I did not always like rhubarb. It was an acquired taste for me but as I started to cook and experiment with it in my kitchen I realized how versatile it is and the power it had to highlight sweet and savory dishes alike.
This brioche galette is a secret pleasure of mine. I love brioche dough – the buttery, sweetness is sinful. The recipe for the brioche base comes form Ottolenghi - The Cookbook by Yotam Ottolenghi and Sami Tamimi - it always works. Here I have given it a bit of a remake and used it as the base for my galette, which is slathered in a creamy vanilla scented mascarpone cream and finally topped with poached rhubarb, mangoes and spoonfuls of tangy and sweet passion fruit. Enjoy it with strong coffee as a delicious end to a meal, or a special treat for breakfast. It also makes a great surprise at the Easter coffee table.
This delightful dessert probably best highlights my own nature and thoughts towards food and buying food in our current world. The rhubarb: very much regionally grown and in season, the mango and passion fruit produced by sustainable Fair Trade farms from across the seas. Making the right food choices is not difficult really … I just hope what seems right today will still be so tomorrow.
Venice Workshop Update
We have been looking forward to sharing some exciting news for all the participants joining us at the Venice Food Photography and Styling Workshop in May. Together with Nino Franco Prosecco we are holding an awesome photography competition exclusively for our Venice workshop participants.
During the workshop weekend we will be holding a special assignment which will allow the participants time to create and take a specific image for this competition ... the prize?
A spectacular weekend for two nights at the luxury Villa Barberina in the heart of the Nino Franco Prosecco walled vineyard in the town center of Valdobbiadene, Veneto, Italy. The jury consisting of the Franco family and independent judge, well-known wine blogger and photographer Andrew Barrow will select the winning entry. Details and submission guidelines for this competition can be found here.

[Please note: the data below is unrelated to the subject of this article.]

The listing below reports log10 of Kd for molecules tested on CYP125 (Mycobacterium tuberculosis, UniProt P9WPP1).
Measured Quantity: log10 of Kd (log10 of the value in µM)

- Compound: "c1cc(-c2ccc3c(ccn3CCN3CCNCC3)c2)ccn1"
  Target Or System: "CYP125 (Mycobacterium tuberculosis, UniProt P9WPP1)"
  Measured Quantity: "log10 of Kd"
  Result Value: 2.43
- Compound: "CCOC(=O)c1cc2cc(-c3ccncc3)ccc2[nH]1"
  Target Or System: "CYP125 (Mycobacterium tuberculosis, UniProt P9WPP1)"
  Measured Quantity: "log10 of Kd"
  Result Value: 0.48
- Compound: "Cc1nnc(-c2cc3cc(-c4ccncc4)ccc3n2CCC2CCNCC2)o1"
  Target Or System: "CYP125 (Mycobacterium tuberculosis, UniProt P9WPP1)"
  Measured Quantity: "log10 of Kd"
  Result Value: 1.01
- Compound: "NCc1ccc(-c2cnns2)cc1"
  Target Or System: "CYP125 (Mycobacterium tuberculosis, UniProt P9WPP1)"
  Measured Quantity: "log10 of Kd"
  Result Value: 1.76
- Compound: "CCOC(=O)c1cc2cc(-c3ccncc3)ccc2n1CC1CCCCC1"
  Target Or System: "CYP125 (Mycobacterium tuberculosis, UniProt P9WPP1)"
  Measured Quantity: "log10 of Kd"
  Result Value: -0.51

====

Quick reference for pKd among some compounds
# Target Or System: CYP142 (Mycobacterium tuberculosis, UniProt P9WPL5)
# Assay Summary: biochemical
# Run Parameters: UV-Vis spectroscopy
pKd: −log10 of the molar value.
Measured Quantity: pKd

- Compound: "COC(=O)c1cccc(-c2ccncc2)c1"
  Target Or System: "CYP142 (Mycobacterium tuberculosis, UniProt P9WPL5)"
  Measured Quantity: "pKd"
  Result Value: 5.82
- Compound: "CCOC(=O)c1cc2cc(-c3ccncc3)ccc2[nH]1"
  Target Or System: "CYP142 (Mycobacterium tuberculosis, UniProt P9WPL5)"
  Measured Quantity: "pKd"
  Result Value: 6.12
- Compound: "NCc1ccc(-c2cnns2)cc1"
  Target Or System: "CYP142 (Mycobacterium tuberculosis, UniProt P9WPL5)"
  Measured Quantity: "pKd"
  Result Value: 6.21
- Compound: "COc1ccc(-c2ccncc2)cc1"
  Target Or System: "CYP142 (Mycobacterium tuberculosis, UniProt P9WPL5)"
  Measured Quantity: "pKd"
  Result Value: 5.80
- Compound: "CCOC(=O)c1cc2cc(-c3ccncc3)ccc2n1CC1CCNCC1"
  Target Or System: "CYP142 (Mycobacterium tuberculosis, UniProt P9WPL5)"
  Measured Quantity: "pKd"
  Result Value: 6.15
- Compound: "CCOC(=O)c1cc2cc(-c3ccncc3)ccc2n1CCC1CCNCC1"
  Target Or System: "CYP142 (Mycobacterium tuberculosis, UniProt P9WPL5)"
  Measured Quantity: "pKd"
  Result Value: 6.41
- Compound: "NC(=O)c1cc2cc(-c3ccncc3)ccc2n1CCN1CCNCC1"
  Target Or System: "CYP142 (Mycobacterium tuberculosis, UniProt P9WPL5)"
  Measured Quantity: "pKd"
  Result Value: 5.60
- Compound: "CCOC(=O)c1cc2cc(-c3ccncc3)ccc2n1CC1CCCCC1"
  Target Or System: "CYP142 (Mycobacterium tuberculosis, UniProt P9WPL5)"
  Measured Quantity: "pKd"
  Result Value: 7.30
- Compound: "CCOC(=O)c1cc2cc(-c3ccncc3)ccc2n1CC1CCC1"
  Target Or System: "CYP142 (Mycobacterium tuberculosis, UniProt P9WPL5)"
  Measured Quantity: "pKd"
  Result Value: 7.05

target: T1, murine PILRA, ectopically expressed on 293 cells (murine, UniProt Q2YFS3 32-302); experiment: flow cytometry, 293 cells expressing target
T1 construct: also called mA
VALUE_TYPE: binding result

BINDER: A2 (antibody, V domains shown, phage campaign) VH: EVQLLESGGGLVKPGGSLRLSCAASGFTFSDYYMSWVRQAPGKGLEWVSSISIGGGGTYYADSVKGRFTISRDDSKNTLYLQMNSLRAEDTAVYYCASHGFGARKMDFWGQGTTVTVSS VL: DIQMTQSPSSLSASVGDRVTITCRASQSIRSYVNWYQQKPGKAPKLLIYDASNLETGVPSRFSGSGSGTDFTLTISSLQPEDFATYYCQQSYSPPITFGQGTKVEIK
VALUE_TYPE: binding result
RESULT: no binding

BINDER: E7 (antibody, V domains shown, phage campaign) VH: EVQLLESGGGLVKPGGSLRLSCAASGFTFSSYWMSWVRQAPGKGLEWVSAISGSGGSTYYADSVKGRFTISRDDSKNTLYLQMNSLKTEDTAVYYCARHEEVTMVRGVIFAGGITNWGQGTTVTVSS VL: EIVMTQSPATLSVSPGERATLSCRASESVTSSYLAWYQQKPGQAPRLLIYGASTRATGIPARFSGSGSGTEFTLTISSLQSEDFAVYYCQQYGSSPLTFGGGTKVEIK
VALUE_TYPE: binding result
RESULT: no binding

We have only 2 slots left for this workshop. Interesting in joining us? You can register and read about what we'll cover on the Venice Workshop page
I have teamed up with talented photographer Simone Van Den Berg for this unique workshop in Helsinki, Finland.
We chose this location because our focus was to be on light - natural and artificial. As the Nordic countries have plenty of natural light during their long summer days but those shorter winter days provide hardly any light - taking photos under such circumstances can become challenging. If you are keen to overcome these challenges then this workshop is for you. Registrations are currently running and we have participants coming not only from Finland but from Norway, Sweden and Dubai. Details, programme and to register please see the Helsinki Workshop page.
You might like these seasonal spring recipes from What's for lunch, Honey?:
|Apricot and Pistachio Frangipane Tart||Asparagus Chicken Caesar Salad with Honey Pecan Nuts||Creamy Cauliflower Soup with Parmesan Cauliflower Crumbs|
All photographs and written content on What's For Lunch, Honey? © 2006-2013 Meeta Khurana Wolff unless otherwise indicated. | All rights reserved | Please Ask First